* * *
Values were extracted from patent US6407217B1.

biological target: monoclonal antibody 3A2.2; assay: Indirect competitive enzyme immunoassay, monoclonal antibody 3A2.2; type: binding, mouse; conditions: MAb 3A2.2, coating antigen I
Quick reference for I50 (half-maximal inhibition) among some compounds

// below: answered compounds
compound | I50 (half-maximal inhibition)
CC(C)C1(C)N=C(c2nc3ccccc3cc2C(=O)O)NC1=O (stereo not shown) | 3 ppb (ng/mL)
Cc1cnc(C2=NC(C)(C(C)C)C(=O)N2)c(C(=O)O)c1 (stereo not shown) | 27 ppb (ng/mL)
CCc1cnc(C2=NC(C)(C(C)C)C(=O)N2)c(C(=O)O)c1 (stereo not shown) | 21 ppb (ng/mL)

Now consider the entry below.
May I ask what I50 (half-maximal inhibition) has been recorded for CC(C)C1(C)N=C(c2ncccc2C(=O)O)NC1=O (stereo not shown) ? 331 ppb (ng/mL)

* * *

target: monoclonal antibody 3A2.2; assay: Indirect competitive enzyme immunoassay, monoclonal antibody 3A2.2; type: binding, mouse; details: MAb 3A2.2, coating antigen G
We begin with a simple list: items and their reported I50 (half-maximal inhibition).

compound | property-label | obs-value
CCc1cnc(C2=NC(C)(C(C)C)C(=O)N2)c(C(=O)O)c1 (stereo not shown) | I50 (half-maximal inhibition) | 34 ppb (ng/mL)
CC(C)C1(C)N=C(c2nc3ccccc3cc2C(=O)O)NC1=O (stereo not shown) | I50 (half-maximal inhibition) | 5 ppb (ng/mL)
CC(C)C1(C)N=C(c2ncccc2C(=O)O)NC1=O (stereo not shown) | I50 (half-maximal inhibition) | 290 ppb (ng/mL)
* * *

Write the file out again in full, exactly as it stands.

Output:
Values were extracted from patent US6407217B1.

biological target: monoclonal antibody 3A2.2; assay: Indirect competitive enzyme immunoassay, monoclonal antibody 3A2.2; type: binding, mouse; conditions: MAb 3A2.2, coating antigen I
Quick reference for I50 (half-maximal inhibition) among some compounds

// below: answered compounds
compound | I50 (half-maximal inhibition)
CC(C)C1(C)N=C(c2nc3ccccc3cc2C(=O)O)NC1=O (stereo not shown) | 3 ppb (ng/mL)
Cc1cnc(C2=NC(C)(C(C)C)C(=O)N2)c(C(=O)O)c1 (stereo not shown) | 27 ppb (ng/mL)
CCc1cnc(C2=NC(C)(C(C)C)C(=O)N2)c(C(=O)O)c1 (stereo not shown) | 21 ppb (ng/mL)

Now consider the entry below.
May I ask what I50 (half-maximal inhibition) has been recorded for CC(C)C1(C)N=C(c2ncccc2C(=O)O)NC1=O (stereo not shown) ? 331 ppb (ng/mL)

* * *

target: monoclonal antibody 3A2.2; assay: Indirect competitive enzyme immunoassay, monoclonal antibody 3A2.2; type: binding, mouse; details: MAb 3A2.2, coating antigen G
We begin with a simple list: items and their reported I50 (half-maximal inhibition).

compound | property-label | obs-value
CCc1cnc(C2=NC(C)(C(C)C)C(=O)N2)c(C(=O)O)c1 (stereo not shown) | I50 (half-maximal inhibition) | 34 ppb (ng/mL)
CC(C)C1(C)N=C(c2nc3ccccc3cc2C(=O)O)NC1=O (stereo not shown) | I50 (half-maximal inhibition) | 5 ppb (ng/mL)
CC(C)C1(C)N=C(c2ncccc2C(=O)O)NC1=O (stereo not shown) | I50 (half-maximal inhibition) | 290 ppb (ng/mL)